Erectile Dysfunction affects more than 30 million men in the US, and 150 millions worldwide. Many factors – often in combination – can cause it.
It can be caused by a medical condition like diabetes, nerve or cardiovascular disease, a side effect of some medications, or psychological issues such as stress and relationship problems. Treatments range from medication to penile implants.
Erectile dysfunction can be caused by psychological, medical or physical factors. It is a common condition that affects a man’s sexual function, which can lead to emotional distress and marital problems. The causes of ED remain a mystery. It is vital to address any issues causing sexual dysfunction whether they be psychological or medical.
Blood can fill the corpora cavenosa, or chambers of the penis. This occurs as a result of impulses from the brain and genital nerves. ED can be caused by anything that blocks these signals, or prevents the blood flow to your penis. Medical problems, such as heart disease, diabetes and high blood pressure, can lead to ED. Surgery and cancer treatment may also affect a male’s ability to have and maintain an erection.
Men may feel embarrassed to discuss erectile dysfunction with their doctor. However, a diagnosis will help to treat the problem. Often, a doctor can provide a number of treatments that can improve a person’s sexual functioning and reduce the impact on relationships.
In addition to affecting a man’s physical health, erectile dysfunction can be disruptive to personal relationships. Partner’s of ED sufferers may feel upset or anxious, and may even suspect that their partner has been unfaithful. As a result, many people who suffer with ED withdraw from sexual activity.
Erectile dysfunction symptoms include inability to achieve or maintain an erection, lifelong premature ejaculation, (i.e. ejaculating within one minute before vaginal penetration), and psychological symptoms like performance anxiety. A doctor can confirm a diagnosis by examining the patient’s penis, taking a urine sample, and doing blood tests.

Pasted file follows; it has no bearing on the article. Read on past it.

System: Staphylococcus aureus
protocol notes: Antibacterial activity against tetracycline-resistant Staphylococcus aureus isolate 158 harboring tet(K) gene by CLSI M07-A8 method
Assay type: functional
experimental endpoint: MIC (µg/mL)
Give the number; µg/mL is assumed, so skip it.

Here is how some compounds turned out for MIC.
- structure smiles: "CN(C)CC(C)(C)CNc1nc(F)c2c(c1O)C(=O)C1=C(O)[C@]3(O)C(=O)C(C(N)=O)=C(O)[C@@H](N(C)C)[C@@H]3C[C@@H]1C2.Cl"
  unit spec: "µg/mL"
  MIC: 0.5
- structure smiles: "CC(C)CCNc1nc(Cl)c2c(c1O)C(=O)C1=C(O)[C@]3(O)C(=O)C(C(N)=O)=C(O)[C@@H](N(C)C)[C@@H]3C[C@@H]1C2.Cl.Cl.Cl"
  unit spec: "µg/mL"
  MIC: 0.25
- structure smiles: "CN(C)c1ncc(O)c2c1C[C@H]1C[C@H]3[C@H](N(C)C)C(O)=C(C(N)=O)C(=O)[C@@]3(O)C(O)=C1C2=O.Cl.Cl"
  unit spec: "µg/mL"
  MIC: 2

Erectile Dysfunction can be treated by addressing underlying causes. This could include managing a health condition like diabetes or heart disease or stopping smoking or drinking alcohol, or treating anxiety and depression. ED can also be a forewarning symptom of progressive coronary heart disease, so it’s important that men discuss their sexual function with their doctors.
A health care professional may diagnose ED with questions, a physical exam, and lab tests. He may refer you to an Urologist.
The most common cause of ED is problems with blood flow to the penis. Atherosclerosis is a condition that causes narrowing or clogging in the arteries. This is often caused by ageing, but it can be caused by other things too – including being overweight, smoking, high blood pressure and taking certain medications.
Emotional problems may also worsen ED. These feelings can include low sex motivation (loss libido), depression, anxiety or stress from past ED experiences or side effects. Good communication with your partner will help to address these issues. A therapist can help. Sometimes, partners can be helpful in the treatment sessions. However, some people prefer to see a health care provider alone.
Erectile Dysfunction treatment depends on the underlying cause. It can be improved by managing diabetes and heart disease, and taking medications that help blood flow to the penis (such as nitrates). Treatment for BPH or Pelvic Cancer can also affect sexual function. Surgery for prostate and bladder problems can damage the nerves controlling an erection. The problem usually improves with time.
Some medications, such as some blood pressure drugs (especially thiazides), and some antidepressants, can cause ED. Talk to your doctor before changing your medication.
Some people can reduce the symptoms of ED by making lifestyle changes such as eating healthily and exercising regularly. Reduced stress and anxiety can also help. Counseling or psychotherapy may be helpful for those with psychological causes of ED. Some insurance plans cover these services, but you also can pay to see a counselor privately. You might consider going with your partner to counseling sessions, which can teach both of you to support each other during this difficult time.